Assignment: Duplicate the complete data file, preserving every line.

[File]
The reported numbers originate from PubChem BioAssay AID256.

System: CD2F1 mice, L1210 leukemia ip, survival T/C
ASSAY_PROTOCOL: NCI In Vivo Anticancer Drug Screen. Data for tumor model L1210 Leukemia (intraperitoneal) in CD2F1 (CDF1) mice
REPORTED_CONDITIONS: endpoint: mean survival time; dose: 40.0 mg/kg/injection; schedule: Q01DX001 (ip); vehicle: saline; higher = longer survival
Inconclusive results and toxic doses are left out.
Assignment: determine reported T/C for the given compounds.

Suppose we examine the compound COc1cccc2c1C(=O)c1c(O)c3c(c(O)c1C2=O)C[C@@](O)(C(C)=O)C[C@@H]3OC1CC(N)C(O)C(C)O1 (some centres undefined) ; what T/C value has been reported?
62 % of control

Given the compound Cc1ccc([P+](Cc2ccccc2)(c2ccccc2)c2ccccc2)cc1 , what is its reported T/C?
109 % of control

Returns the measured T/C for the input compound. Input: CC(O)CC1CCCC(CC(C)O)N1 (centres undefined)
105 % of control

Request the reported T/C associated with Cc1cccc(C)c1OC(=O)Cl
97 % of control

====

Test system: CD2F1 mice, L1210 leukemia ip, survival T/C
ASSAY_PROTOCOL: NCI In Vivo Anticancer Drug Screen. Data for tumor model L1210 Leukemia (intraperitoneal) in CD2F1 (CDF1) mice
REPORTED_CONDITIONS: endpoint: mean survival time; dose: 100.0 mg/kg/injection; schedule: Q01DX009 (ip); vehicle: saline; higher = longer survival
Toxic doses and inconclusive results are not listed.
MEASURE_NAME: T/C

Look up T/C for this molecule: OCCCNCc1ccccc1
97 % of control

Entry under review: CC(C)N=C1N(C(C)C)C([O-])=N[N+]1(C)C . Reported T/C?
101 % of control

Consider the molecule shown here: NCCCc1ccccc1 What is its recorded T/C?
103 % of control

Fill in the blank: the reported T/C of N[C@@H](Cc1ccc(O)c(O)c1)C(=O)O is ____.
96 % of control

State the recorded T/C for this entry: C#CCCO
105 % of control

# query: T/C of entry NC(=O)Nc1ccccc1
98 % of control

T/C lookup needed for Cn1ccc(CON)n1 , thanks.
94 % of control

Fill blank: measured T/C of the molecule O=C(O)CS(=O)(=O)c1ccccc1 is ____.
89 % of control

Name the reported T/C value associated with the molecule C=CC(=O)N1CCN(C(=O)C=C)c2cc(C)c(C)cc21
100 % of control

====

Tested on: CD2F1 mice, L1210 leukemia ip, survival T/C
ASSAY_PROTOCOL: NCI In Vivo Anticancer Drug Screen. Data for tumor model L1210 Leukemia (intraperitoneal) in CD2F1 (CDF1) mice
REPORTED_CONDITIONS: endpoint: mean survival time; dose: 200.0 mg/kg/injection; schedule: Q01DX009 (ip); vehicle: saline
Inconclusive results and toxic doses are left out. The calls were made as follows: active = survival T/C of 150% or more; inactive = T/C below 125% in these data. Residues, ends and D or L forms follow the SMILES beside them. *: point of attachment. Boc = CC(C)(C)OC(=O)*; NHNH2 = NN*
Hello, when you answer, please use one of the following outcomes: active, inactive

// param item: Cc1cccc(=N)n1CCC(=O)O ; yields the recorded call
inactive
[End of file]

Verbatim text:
The reported numbers originate from PubChem BioAssay AID256.

System: CD2F1 mice, L1210 leukemia ip, survival T/C
ASSAY_PROTOCOL: NCI In Vivo Anticancer Drug Screen. Data for tumor model L1210 Leukemia (intraperitoneal) in CD2F1 (CDF1) mice
REPORTED_CONDITIONS: endpoint: mean survival time; dose: 40.0 mg/kg/injection; schedule: Q01DX001 (ip); vehicle: saline; higher = longer survival
Inconclusive results and toxic doses are left out.
Assignment: determine reported T/C for the given compounds.

Suppose we examine the compound COc1cccc2c1C(=O)c1c(O)c3c(c(O)c1C2=O)C[C@@](O)(C(C)=O)C[C@@H]3OC1CC(N)C(O)C(C)O1 (some centres undefined) ; what T/C value has been reported?
62 % of control

Given the compound Cc1ccc([P+](Cc2ccccc2)(c2ccccc2)c2ccccc2)cc1 , what is its reported T/C?
109 % of control

Returns the measured T/C for the input compound. Input: CC(O)CC1CCCC(CC(C)O)N1 (centres undefined)
105 % of control

Request the reported T/C associated with Cc1cccc(C)c1OC(=O)Cl
97 % of control

====

Test system: CD2F1 mice, L1210 leukemia ip, survival T/C
ASSAY_PROTOCOL: NCI In Vivo Anticancer Drug Screen. Data for tumor model L1210 Leukemia (intraperitoneal) in CD2F1 (CDF1) mice
REPORTED_CONDITIONS: endpoint: mean survival time; dose: 100.0 mg/kg/injection; schedule: Q01DX009 (ip); vehicle: saline; higher = longer survival
Toxic doses and inconclusive results are not listed.
MEASURE_NAME: T/C

Look up T/C for this molecule: OCCCNCc1ccccc1
97 % of control

Entry under review: CC(C)N=C1N(C(C)C)C([O-])=N[N+]1(C)C . Reported T/C?
101 % of control

Consider the molecule shown here: NCCCc1ccccc1 What is its recorded T/C?
103 % of control

Fill in the blank: the reported T/C of N[C@@H](Cc1ccc(O)c(O)c1)C(=O)O is ____.
96 % of control

State the recorded T/C for this entry: C#CCCO
105 % of control

# query: T/C of entry NC(=O)Nc1ccccc1
98 % of control

T/C lookup needed for Cn1ccc(CON)n1 , thanks.
94 % of control

Fill blank: measured T/C of the molecule O=C(O)CS(=O)(=O)c1ccccc1 is ____.
89 % of control

Name the reported T/C value associated with the molecule C=CC(=O)N1CCN(C(=O)C=C)c2cc(C)c(C)cc21
100 % of control

====

Tested on: CD2F1 mice, L1210 leukemia ip, survival T/C
ASSAY_PROTOCOL: NCI In Vivo Anticancer Drug Screen. Data for tumor model L1210 Leukemia (intraperitoneal) in CD2F1 (CDF1) mice
REPORTED_CONDITIONS: endpoint: mean survival time; dose: 200.0 mg/kg/injection; schedule: Q01DX009 (ip); vehicle: saline
Inconclusive results and toxic doses are left out. The calls were made as follows: active = survival T/C of 150% or more; inactive = T/C below 125% in these data. Residues, ends and D or L forms follow the SMILES beside them. *: point of attachment. Boc = CC(C)(C)OC(=O)*; NHNH2 = NN*
Hello, when you answer, please use one of the following outcomes: active, inactive

// param item: Cc1cccc(=N)n1CCC(=O)O ; yields the recorded call
inactive